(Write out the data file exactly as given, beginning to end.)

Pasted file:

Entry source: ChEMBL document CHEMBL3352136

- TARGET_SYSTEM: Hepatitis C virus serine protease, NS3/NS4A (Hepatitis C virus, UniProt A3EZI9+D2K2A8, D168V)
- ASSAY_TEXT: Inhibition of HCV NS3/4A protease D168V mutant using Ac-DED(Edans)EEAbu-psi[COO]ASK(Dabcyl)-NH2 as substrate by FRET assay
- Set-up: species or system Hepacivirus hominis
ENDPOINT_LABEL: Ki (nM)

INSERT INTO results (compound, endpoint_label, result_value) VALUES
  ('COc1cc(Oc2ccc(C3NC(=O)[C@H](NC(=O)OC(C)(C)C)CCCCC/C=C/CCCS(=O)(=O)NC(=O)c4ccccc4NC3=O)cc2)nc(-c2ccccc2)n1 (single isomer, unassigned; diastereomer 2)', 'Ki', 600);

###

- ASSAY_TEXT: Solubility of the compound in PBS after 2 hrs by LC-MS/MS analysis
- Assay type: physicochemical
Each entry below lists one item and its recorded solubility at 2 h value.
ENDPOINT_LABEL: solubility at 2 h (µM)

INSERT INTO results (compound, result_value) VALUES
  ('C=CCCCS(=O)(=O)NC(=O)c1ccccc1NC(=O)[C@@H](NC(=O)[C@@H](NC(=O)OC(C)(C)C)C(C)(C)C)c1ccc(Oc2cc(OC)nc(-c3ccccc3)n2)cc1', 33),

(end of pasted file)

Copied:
Entry source: ChEMBL document CHEMBL3352136

- TARGET_SYSTEM: Hepatitis C virus serine protease, NS3/NS4A (Hepatitis C virus, UniProt A3EZI9+D2K2A8, D168V)
- ASSAY_TEXT: Inhibition of HCV NS3/4A protease D168V mutant using Ac-DED(Edans)EEAbu-psi[COO]ASK(Dabcyl)-NH2 as substrate by FRET assay
- Set-up: species or system Hepacivirus hominis
ENDPOINT_LABEL: Ki (nM)

INSERT INTO results (compound, endpoint_label, result_value) VALUES
  ('COc1cc(Oc2ccc(C3NC(=O)[C@H](NC(=O)OC(C)(C)C)CCCCC/C=C/CCCS(=O)(=O)NC(=O)c4ccccc4NC3=O)cc2)nc(-c2ccccc2)n1 (single isomer, unassigned; diastereomer 2)', 'Ki', 600);

###

- ASSAY_TEXT: Solubility of the compound in PBS after 2 hrs by LC-MS/MS analysis
- Assay type: physicochemical
Each entry below lists one item and its recorded solubility at 2 h value.
ENDPOINT_LABEL: solubility at 2 h (µM)

INSERT INTO results (compound, result_value) VALUES
  ('C=CCCCS(=O)(=O)NC(=O)c1ccccc1NC(=O)[C@@H](NC(=O)[C@@H](NC(=O)OC(C)(C)C)C(C)(C)C)c1ccc(Oc2cc(OC)nc(-c3ccccc3)n2)cc1', 33),